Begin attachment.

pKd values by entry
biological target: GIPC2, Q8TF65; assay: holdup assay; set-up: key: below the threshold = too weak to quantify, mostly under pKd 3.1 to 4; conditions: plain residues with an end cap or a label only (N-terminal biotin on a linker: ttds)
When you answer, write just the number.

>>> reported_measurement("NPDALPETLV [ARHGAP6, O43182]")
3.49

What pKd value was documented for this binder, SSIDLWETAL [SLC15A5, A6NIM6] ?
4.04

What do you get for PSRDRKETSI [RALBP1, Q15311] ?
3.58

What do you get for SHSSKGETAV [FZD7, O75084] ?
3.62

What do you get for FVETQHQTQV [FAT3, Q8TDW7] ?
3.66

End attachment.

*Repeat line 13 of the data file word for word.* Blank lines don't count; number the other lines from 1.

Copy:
3.66